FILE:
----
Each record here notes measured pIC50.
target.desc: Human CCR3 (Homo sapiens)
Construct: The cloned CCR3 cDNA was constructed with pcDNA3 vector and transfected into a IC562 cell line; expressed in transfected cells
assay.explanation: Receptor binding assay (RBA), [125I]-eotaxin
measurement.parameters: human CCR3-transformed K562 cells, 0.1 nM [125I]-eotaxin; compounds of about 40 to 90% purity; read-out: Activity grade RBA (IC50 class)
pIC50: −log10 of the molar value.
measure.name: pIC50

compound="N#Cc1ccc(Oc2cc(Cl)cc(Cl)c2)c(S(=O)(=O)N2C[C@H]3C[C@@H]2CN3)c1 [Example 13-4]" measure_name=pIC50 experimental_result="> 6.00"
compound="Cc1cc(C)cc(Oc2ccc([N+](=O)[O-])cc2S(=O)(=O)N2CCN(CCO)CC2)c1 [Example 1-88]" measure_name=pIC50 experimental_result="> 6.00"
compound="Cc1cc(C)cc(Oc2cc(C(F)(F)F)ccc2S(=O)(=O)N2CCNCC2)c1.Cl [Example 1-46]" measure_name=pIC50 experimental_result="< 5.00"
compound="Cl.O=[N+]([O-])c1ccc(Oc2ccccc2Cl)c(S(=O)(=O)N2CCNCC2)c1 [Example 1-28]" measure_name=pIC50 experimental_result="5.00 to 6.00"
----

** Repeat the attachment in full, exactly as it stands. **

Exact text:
Each record here notes measured pIC50.
target.desc: Human CCR3 (Homo sapiens)
Construct: The cloned CCR3 cDNA was constructed with pcDNA3 vector and transfected into a IC562 cell line; expressed in transfected cells
assay.explanation: Receptor binding assay (RBA), [125I]-eotaxin
measurement.parameters: human CCR3-transformed K562 cells, 0.1 nM [125I]-eotaxin; compounds of about 40 to 90% purity; read-out: Activity grade RBA (IC50 class)
pIC50: −log10 of the molar value.
measure.name: pIC50

compound="N#Cc1ccc(Oc2cc(Cl)cc(Cl)c2)c(S(=O)(=O)N2C[C@H]3C[C@@H]2CN3)c1 [Example 13-4]" measure_name=pIC50 experimental_result="> 6.00"
compound="Cc1cc(C)cc(Oc2ccc([N+](=O)[O-])cc2S(=O)(=O)N2CCN(CCO)CC2)c1 [Example 1-88]" measure_name=pIC50 experimental_result="> 6.00"
compound="Cc1cc(C)cc(Oc2cc(C(F)(F)F)ccc2S(=O)(=O)N2CCNCC2)c1.Cl [Example 1-46]" measure_name=pIC50 experimental_result="< 5.00"
compound="Cl.O=[N+]([O-])c1ccc(Oc2ccccc2Cl)c(S(=O)(=O)N2CCNCC2)c1 [Example 1-28]" measure_name=pIC50 experimental_result="5.00 to 6.00"